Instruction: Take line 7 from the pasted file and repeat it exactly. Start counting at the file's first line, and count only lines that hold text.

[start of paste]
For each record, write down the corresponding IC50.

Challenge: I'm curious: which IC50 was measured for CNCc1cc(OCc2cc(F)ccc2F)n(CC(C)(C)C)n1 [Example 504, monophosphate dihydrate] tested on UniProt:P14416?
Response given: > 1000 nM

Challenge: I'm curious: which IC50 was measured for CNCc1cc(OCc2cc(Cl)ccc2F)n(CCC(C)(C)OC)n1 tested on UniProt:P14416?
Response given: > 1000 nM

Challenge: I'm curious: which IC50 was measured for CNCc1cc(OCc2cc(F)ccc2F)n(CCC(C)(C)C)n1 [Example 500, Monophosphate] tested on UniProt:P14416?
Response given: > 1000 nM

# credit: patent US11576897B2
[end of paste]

Response given: > 1000 nM